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The death toll in Kabul from the scramble to escape the Taliban reached 20 yesterday, and a senior diplomat said the effort to evacuate UK nationals was “gathering pace”. But he warned: “There is still a huge amount of work to do.”
Last night the pressure appeared to be working when President Biden opened up the possibility of a deadline delay.
He said: “There are discussions going on among us and the military about extending ‑ our hope is we will not have to extend.
“But there are going to be discussion I expect about how far along in the process we are.
“We are working closely with the G7. I am doing a conference with them on Tuesday.”
More than 5,000 UK nationals and Afghans have been evacuated but unofficial estimates suggest up to 2,000 are awaiting flights out.
Meanwhile, Boris Johnson’s push to head a world response to the Taliban takeover continues when he chairs those “urgent” talks with G7 leaders tomorrow.
Aides say the online summit will focus on Afghanistan’s long-term future.
Mr Johnson said: “It is vital that the international community works together to ensure safe evacuations, prevent a humanitarian crisis and support the Afghan people to secure the gains of the last 20 years.”
Armed Forces minister James Heappey earlier said the Government was making “representations” to the White House to allow the massive airlift to continue beyond Mr Biden’s August 31 deadline.
However, he warned even if successful they could not guarantee they “will be able to get everybody out”.
He added: “The hard reality of complex, chaotic, dangerous situations like this is that simply may not be the case.”
President Biden, whose rapid troop withdrawal triggered worldwide condemnation, indicated on Friday he wanted the operation completed within 10 days.
Officials fear the timing of the final US troops pulling out from Kabul airport remains in doubt. A Downing Street source said: “There is no fixed end date.Things are in flux.”
UK ambassador to Afghanistan Sir Laurie Bristow, who is leading efforts at the airport to process passengers, said the evacuation was “gathering pace” as officials worked around the clock.
He said yesterday: “It’s a huge effort. In the last 14 hours alone we’ve managed to get 1,000 people on their way. But there is still a huge amount of work to do.”
On the ground, Lt Col Justin Baker of 16 Air Assault Brigade said his troops were “facing challenges that nobody has experiences for”.
And Mr Heappey reported: “In the last 24-hour period 1,721 have been airlifted from Kabul by the Royal Air Force.
“The Taliban have pushed their outer cordon away from the Baron Hotel and they appear to now be marshalling people into separate queues for the US evacuation and the UK evacuation.
“That is making a big difference to the size of crowds outside the UK gate and allowing us to process people much more quickly.”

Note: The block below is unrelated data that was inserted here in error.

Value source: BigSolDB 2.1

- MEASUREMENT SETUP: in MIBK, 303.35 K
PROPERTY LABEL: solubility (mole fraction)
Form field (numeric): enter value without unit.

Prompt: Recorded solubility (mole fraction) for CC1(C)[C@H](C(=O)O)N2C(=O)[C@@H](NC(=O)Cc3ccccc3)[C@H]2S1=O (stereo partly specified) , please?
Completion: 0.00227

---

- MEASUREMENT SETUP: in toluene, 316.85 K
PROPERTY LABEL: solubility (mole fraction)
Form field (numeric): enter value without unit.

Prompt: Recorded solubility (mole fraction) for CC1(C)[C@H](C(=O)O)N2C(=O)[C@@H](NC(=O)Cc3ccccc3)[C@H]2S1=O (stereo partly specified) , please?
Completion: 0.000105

Asked about hopes the US will extend the final troop withdrawal deadline, Mr Heappey said: “We are assuming nothing.
“The Foreign Secretary has made representations to his opposite number and to the Secretary of Defence and likewise.
“If the programme is extended, then there is the opportunity to continue with flights. But the Taliban get a vote in that too. It’s not just a decision made in Washington.
“It’s important people shouldn’t despair that whenever the military airbridge ends, that is the end of their chances of leaving Afghanistan.”
Operation Pitting, the military evacuation of British nationals and eligible Afghans, has so far flown 5,725 people out of Kabul, plus more than 3,100 Afghan individuals and families.
Joint forces operations commander Brigadier Dan Blanchford said: “The horrific difficulties which families and individuals have in getting to the airport are clear and my men and women have witnessed some harrowing scenes.
“We are redoubling our efforts to speed up the processes and support the most vulnerable. We have flown forward 30,000 litres of water a day, food for 5,000 people and have purchased and are distributing 2,700 nappies, 3,600 bottles of baby milk and 2,025 sanitary packs.”
The MoD said the evacuation process would run as long as the security situation allowed, in coordination with the US.
More aircraft, including some from the Royal Australian Air Force, have been flying people from Kabul to Dubai.
Former Labour PM Tony Blair, who sent UK troops to Afghanistan in 2001, claimed yesterday the Taliban takeover would allow Al-Qaeda to return to the country.
He said: “It’s not just about the Afghan people and our obligation to them. It’s about us and our security. Because you’ve now got this group back in charge of Afghanistan.
“They will give protection and succour to Al-Qaeda, you’ve got ISIS already in the country trying to operate at the same time.
“You look round the world and the only people really cheering this decision are the people hostile toWestern interests.”
In an article on Saturday, Mr Blair described America’s decision to withdraw troops from Afghanistan as “imbecilic”.
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